Iraqi Prime Minister Ibrahim al-Ja'fari (file photo)
24 June 2005 (RFE/RL) -- At a time of tough questioning of U.S. military leaders on Iraq, Ibrahim al-Ja'fari is giving assurances that his country is making progress on both political and security matters.
Ahead of his meeting with U.S. President George W. Bush, the Iraqi prime minister told foreign policy experts in Washington late on 23 June that Iraqi forces are increasingly taking a lead role in security operations. He said Iraqi citizens are starting to provide greater amounts of useful information about people planning terrorist attacks.
Amid reports of new attacks this week, which have killed dozens, al-Ja'fari said one area of success was a decrease in the frequency of car bombs. Before the formation of his government, he said, there were 12 to 14 such bombs per day and now there are only a few.
"Some days, it is two car bombs, some other times nothing," he said. "There has been a marked reduction. The same thing can be said of the other provinces. Hence, good progress has been made. People are going out. They used to go back home in the early evening hours, deserting the streets and public parks. Now Iraqis freely stroll out late in the evening. This is the difference from what we had before. To us there has been tangible progress in terms of security. We think that, God permitting, in the upward security trend as regards quantity, quality, and supplies, we will achieve sufficient capability for the multinational forces to leave Iraqi territory. The presence of multinational forces in a country is not a sign of strength."
Al-Ja'fari meets Bush on 24 June to discuss the status of security efforts, a crucial part of which is the training of Iraqi forces.
Al-Ja'fari also cited as progress on 23 June the recent agreement in which representatives of Iraq's Sunni Arab minority will serve on a Shi'a-dominated committee drafting the country's constitution. He said he will push the committee to complete the draft by the mid-August deadline.
He told the Council on Foreign Relations, a foreign-policy institute, the document would reflect Iraq's population, which is majority Muslim, but that it would not discriminate against minorities.
"This is a fact. Constitutions should respect their respective people. When there is a community in a country espousing a certain religion, this religion has to be respected as respect for the human being," al-Ja'fari said. "This is a man's right but a right that by no means allows him to encroach on the others. Democracy allows, nay, wants constitutions to accommodate the majority's right, but democracy does not allow the majority to deny the right of minorities and other groups. I am a strong believer in this truth."
U.S. lawmakers are worried by the slow progress so far in writing the constitution, saying delays feed the insurgency.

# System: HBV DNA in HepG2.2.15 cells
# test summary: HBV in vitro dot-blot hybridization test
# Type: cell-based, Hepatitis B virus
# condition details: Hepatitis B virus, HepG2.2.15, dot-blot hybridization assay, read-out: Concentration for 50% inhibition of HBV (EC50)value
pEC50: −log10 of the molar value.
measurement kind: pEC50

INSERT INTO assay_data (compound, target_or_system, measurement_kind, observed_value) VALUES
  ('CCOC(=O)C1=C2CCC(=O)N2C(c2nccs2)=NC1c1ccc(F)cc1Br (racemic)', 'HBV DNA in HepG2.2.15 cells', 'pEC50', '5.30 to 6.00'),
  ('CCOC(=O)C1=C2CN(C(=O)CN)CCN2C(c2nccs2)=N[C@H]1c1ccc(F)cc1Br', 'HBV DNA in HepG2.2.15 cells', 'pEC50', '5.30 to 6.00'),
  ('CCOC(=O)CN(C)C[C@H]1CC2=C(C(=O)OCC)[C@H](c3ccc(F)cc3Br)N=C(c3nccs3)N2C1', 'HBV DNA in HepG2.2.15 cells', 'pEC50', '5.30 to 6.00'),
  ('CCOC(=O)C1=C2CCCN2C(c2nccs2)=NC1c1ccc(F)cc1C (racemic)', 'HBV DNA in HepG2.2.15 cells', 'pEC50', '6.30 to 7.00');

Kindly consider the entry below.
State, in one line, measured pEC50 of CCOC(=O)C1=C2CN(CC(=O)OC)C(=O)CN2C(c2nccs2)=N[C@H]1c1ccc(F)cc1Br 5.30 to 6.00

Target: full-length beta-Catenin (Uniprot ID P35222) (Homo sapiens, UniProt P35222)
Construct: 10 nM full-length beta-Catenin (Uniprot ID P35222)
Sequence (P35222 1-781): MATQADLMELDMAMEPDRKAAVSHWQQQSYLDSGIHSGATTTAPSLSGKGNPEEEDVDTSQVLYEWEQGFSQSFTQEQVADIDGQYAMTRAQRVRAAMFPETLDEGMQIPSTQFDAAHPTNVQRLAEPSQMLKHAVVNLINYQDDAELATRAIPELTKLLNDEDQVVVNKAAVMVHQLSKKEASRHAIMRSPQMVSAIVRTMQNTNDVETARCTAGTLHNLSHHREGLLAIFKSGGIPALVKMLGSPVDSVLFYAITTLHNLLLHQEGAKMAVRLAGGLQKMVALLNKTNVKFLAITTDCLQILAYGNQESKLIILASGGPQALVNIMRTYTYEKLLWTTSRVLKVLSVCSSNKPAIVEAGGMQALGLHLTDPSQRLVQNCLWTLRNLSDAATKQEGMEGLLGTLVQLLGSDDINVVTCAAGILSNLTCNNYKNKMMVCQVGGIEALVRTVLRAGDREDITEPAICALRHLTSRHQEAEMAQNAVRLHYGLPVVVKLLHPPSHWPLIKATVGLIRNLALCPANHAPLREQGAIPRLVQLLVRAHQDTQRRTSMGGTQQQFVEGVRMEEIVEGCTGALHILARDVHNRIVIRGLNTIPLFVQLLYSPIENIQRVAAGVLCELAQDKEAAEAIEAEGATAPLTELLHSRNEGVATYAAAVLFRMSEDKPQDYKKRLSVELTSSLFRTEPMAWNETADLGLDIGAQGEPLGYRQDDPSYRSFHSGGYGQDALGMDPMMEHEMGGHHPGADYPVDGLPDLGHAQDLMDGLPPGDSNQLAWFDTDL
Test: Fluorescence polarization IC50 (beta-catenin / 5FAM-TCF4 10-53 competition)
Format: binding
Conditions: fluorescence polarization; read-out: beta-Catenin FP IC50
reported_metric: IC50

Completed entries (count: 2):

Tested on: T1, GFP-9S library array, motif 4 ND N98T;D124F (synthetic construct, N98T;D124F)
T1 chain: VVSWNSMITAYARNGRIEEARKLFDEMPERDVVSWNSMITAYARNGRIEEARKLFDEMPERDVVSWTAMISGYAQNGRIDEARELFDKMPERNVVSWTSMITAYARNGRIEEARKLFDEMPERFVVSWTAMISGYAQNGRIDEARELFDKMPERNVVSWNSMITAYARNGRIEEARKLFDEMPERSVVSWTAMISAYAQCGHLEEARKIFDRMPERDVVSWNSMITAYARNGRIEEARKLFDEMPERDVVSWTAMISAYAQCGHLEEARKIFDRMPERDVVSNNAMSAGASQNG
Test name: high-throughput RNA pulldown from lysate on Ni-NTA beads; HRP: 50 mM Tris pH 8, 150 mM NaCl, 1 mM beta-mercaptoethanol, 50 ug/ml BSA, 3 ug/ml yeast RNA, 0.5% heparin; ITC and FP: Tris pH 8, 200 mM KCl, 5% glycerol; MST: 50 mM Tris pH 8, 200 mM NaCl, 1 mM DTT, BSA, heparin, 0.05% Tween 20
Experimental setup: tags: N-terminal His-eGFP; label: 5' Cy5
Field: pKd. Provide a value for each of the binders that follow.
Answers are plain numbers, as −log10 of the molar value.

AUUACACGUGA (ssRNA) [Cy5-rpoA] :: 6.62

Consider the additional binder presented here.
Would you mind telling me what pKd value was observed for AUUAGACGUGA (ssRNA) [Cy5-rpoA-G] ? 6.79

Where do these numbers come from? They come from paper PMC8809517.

On 23 June, U.S. Defense Secretary Donald Rumsfeld and his top military advisers on Iraq faced seven hours of questioning by two U.S. Congressional panels.
The top Democrat on the U.S. Senate's Armed Services Committee, Carl Levin (Democrat-Michigan), told Rumsfeld the administration needs to apply more pressure on Iraqi officials to stick to their timetable for adopting a constitution. He said such pressure should include the threat of a pullout.
"We have opened the door for the Iraqis at great cost but only they can walk through it," Levin said during the hearing. "We cannot hold that door open indefinitely. Only a constitutional agreement, a political settlement, can change the status quo and end the insurgency in Iraq. The possibility of our leaving unless such a settlement is reached can help bring about that agreement."
The questions from Republican and Democratic lawmakers reflected domestic concerns about the intensity of the insurgency in the mostly Sunni Muslim areas of Iraq and the U.S. strategy there.
Some lawmakers are calling for the Bush administration to develop a timeline for withdrawal. But Rumsfeld said that would have a disastrous effect and serve to boost the insurgency.
In response to questioning from senators, Rumsfeld also said it was unwise for the United States to send in more troops to secure Iraq's borders from insurgents.
"You'd become a world class occupying power," he told lawmakers. "You would immediately assume all the burdens of the intrusiveness of hundreds of hundreds of hundreds of thousands of troops trying to seal that border."
But General George Casey, commander of multinational forces in Iraq, noted that more troops were brought in before the January parliamentary elections. He said his planners are looking ahead to October -- when Iraq holds a popular referendum on the constitution -- and if they reach a similar assessment, more troops will be sought.
The United States presently has almost 140,000 troops in Iraq. The Defense Department says Iraqi security forces who have received some training and equipment now number 168,500, including police and military personnel.
Public opinion polls show Bush is facing declining support from Americans for the Iraq campaign. Bush is to deliver what is being called a major speech on Iraq on 30 June. That is the first anniversary of the handover of power from the U.S.-led coalition to Iraqi authorities.